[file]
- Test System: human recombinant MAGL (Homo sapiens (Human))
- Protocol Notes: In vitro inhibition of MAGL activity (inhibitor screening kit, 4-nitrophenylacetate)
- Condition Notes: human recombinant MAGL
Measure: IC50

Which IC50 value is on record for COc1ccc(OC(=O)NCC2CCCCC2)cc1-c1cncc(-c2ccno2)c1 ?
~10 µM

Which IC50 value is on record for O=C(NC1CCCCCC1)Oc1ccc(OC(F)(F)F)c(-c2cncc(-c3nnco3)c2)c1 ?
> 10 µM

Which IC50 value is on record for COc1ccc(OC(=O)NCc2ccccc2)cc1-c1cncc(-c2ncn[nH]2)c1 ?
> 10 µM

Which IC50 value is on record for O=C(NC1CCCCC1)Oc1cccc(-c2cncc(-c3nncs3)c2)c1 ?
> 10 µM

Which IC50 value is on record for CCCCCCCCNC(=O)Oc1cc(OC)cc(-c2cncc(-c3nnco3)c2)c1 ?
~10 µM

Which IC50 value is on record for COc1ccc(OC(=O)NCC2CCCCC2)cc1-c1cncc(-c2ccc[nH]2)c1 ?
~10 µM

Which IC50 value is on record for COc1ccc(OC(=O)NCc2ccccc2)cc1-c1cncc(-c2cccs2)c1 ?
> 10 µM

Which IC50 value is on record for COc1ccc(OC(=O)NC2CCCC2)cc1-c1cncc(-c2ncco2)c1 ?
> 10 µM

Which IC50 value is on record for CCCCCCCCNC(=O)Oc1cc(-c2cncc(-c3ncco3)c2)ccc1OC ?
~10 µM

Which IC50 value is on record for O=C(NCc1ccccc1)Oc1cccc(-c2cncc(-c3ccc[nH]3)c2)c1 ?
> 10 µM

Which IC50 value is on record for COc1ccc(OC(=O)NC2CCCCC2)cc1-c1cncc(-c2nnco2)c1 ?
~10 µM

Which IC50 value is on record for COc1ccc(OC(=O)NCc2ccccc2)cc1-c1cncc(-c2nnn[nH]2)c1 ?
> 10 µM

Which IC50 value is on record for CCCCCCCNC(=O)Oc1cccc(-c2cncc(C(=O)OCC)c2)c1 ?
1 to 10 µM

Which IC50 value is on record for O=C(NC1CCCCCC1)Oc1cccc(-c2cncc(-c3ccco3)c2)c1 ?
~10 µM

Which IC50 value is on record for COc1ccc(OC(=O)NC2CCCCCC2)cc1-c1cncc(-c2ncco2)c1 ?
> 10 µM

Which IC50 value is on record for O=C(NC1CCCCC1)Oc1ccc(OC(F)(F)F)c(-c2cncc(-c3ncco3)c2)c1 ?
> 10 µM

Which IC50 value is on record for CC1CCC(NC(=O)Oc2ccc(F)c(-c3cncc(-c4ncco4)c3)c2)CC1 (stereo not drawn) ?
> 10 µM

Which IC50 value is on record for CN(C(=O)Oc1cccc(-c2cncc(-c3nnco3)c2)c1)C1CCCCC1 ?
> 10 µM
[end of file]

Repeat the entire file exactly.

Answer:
- Test System: human recombinant MAGL (Homo sapiens (Human))
- Protocol Notes: In vitro inhibition of MAGL activity (inhibitor screening kit, 4-nitrophenylacetate)
- Condition Notes: human recombinant MAGL
Measure: IC50

Which IC50 value is on record for COc1ccc(OC(=O)NCC2CCCCC2)cc1-c1cncc(-c2ccno2)c1 ?
~10 µM

Which IC50 value is on record for O=C(NC1CCCCCC1)Oc1ccc(OC(F)(F)F)c(-c2cncc(-c3nnco3)c2)c1 ?
> 10 µM

Which IC50 value is on record for COc1ccc(OC(=O)NCc2ccccc2)cc1-c1cncc(-c2ncn[nH]2)c1 ?
> 10 µM

Which IC50 value is on record for O=C(NC1CCCCC1)Oc1cccc(-c2cncc(-c3nncs3)c2)c1 ?
> 10 µM

Which IC50 value is on record for CCCCCCCCNC(=O)Oc1cc(OC)cc(-c2cncc(-c3nnco3)c2)c1 ?
~10 µM

Which IC50 value is on record for COc1ccc(OC(=O)NCC2CCCCC2)cc1-c1cncc(-c2ccc[nH]2)c1 ?
~10 µM

Which IC50 value is on record for COc1ccc(OC(=O)NCc2ccccc2)cc1-c1cncc(-c2cccs2)c1 ?
> 10 µM

Which IC50 value is on record for COc1ccc(OC(=O)NC2CCCC2)cc1-c1cncc(-c2ncco2)c1 ?
> 10 µM

Which IC50 value is on record for CCCCCCCCNC(=O)Oc1cc(-c2cncc(-c3ncco3)c2)ccc1OC ?
~10 µM

Which IC50 value is on record for O=C(NCc1ccccc1)Oc1cccc(-c2cncc(-c3ccc[nH]3)c2)c1 ?
> 10 µM

Which IC50 value is on record for COc1ccc(OC(=O)NC2CCCCC2)cc1-c1cncc(-c2nnco2)c1 ?
~10 µM

Which IC50 value is on record for COc1ccc(OC(=O)NCc2ccccc2)cc1-c1cncc(-c2nnn[nH]2)c1 ?
> 10 µM

Which IC50 value is on record for CCCCCCCNC(=O)Oc1cccc(-c2cncc(C(=O)OCC)c2)c1 ?
1 to 10 µM

Which IC50 value is on record for O=C(NC1CCCCCC1)Oc1cccc(-c2cncc(-c3ccco3)c2)c1 ?
~10 µM

Which IC50 value is on record for COc1ccc(OC(=O)NC2CCCCCC2)cc1-c1cncc(-c2ncco2)c1 ?
> 10 µM

Which IC50 value is on record for O=C(NC1CCCCC1)Oc1ccc(OC(F)(F)F)c(-c2cncc(-c3ncco3)c2)c1 ?
> 10 µM

Which IC50 value is on record for CC1CCC(NC(=O)Oc2ccc(F)c(-c3cncc(-c4ncco4)c3)c2)CC1 (stereo not drawn) ?
> 10 µM

Which IC50 value is on record for CN(C(=O)Oc1cccc(-c2cncc(-c3nnco3)c2)c1)C1CCCCC1 ?
> 10 µM